News » California » Berkeley Law Dean Sujit Choudhry on ‘indefinite leave’ after being sued for sexual harassment

Berkeley Law Dean Sujit Choudhry on ‘indefinite leave’ after being sued for sexual harassment

Choudhry was making $473,000 as Dean, in 2014.

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The high profile dean of Berkeley Law, at the University of California, Sujit Choudhry, 45, is taking an “indefinite leave of absence” from his position after he was sued for sexual harassment by his former executive assistant, Tyann Sorrell, who claims he made inappropriate advances toward her, according to officials of the university.

The complaint was filed Tuesday in Alameda County Superior Court against Choudhry, who is of Indian American origin, and the University of California Board of Regents, claiming sexual harassment, retaliation and failure to stop it, among other actions. According to court documents, the sexual harassment went on for almost eight months, starting in 2014.

The Berkeley School of Law was ranked No. 8 in the most recent U.S. News & World Report list of best American law schools

Sorrell, the former executive assistant, claims in the lawsuit that from September 2014 to March 2015, Choudhry sexually harassed her — rubbing her shoulders and arms, kissing her cheeks and giving her bear hugs that pressed her body against him, according to court documents, reported The Washington Post.

Sorrell claims that when she told supervisors, they first failed to stop Choudhry, and then tried to retaliate. University Executive Vice Chancellor and Provost Claude Steele said in a statement Wednesday night that Choudhry will be “stepping down to his faculty position and salary” and the school will name an interim dean.

“A thorough investigation of this case found that Dean Choudhry’s behavior in this situation violated policy,” Steele said, “and that he demonstrated a failure to understand the power dynamic and the effect of his actions on the plaintiff personally and in her employment.

“Based on the findings of the investigation I believed that a combination of disciplinary actions, monitoring of his behavior and formal training would be an appropriate and effective response, and would produce the necessary changes in his behavior,” Steele said.

Choudhry has not yet spoken publicly about the allegations against him. Indeed, Berkeley Law — one of the nation’s top law schools — has a history with sexual harassment allegations against its leaders, reported the Post.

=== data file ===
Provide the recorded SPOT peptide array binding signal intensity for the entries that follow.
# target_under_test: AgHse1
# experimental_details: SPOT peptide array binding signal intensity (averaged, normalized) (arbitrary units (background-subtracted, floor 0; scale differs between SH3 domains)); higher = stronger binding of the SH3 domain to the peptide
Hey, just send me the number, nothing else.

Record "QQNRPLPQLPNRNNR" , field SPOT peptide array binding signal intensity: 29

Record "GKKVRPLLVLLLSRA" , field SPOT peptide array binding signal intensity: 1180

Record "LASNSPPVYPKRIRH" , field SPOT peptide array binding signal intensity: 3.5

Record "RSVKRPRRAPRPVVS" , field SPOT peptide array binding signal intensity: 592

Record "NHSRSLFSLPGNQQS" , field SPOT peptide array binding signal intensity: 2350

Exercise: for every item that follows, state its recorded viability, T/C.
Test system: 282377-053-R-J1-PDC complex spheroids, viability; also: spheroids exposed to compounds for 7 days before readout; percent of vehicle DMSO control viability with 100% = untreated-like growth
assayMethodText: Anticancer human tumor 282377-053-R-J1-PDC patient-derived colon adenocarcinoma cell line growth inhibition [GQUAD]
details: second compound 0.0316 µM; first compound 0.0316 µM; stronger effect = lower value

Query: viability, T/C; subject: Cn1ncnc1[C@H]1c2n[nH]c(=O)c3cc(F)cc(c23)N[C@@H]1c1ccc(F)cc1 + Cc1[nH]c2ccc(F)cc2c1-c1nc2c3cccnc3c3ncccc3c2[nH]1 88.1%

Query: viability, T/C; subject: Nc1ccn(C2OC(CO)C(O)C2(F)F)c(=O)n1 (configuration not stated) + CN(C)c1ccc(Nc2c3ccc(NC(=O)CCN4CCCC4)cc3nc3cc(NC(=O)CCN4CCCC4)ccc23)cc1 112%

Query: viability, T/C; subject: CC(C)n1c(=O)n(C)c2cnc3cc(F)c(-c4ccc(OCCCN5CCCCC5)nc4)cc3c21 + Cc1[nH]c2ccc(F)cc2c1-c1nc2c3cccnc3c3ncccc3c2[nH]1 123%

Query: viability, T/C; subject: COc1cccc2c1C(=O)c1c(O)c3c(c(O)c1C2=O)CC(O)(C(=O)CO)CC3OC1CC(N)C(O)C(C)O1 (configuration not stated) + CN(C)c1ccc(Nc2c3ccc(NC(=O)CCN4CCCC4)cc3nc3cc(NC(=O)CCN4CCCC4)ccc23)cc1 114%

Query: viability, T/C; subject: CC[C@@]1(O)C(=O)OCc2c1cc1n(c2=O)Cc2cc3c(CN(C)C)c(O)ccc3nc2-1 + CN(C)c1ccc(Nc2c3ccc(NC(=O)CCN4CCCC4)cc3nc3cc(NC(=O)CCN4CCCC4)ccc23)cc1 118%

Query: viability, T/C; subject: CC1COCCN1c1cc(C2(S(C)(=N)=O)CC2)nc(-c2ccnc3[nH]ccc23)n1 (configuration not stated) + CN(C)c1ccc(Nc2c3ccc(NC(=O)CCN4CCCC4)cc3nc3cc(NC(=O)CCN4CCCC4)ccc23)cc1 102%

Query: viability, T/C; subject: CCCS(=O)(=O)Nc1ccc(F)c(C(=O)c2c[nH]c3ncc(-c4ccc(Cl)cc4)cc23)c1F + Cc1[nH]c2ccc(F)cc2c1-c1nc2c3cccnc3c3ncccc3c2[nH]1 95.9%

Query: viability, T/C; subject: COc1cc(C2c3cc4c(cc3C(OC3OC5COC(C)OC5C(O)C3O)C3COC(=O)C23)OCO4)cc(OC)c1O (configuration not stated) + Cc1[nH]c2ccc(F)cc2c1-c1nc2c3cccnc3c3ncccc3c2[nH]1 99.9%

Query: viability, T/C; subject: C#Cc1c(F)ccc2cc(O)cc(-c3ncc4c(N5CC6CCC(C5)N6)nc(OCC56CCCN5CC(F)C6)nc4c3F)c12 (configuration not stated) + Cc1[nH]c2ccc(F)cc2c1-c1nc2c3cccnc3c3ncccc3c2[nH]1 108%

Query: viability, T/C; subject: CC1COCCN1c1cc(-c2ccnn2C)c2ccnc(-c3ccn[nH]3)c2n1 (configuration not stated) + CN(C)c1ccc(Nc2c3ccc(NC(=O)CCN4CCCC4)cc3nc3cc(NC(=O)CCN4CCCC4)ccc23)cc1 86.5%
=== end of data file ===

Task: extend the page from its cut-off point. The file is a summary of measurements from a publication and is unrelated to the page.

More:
In 2002, the school’s then-dean, John Dwyer, resigned after he was accused of sexually harassing a former law student, according to the Daily Californian. The student newspaper reported at that time that Dwyer had “admitted to having a single consensual encounter with a student two years ago but denied charges of sexual harassment.”

Former astronomy professor Geoffrey Marcy resigned in October 2015 after it was discovered that he violated the university’s sexual harassment polices over a number of years, reported NBC Bay Area.

In 2012, Sorrell said she began working in for then-dean Christopher Edley. Choudhry took over the position in July 2014, according to the university. Soon after, Sorrell claims, Choudhry started to initiate sexual contact, reported the Post. Sorrell, a 41-year-old mother of five, claims in the lawsuit that “Choudhry’s kissing and hugging plaintiff was a near daily occurrence.”

“The hugs became tighter and more lingering and the kissing more intimate in that over time Choudhry’s kisses began to land closer and closer” to her mouth, according to the court documents.

“She wondered what she had done to make him think it was OK for him to touch her,” according to the documents. “She was worried about her reputation and what her work colleagues thought of her. At the same time, she worried about upsetting him and possibly losing her job, on which her family depended.”

Sorrell said she is a victim of domestic and sexual abuse and claims in the lawsuit that the unwanted sexual contact made her anxious and depressed — causing her to lose sleep and dread her going to work. She said she suffered “insomnia, hair loss, depression and anxiety” as a result.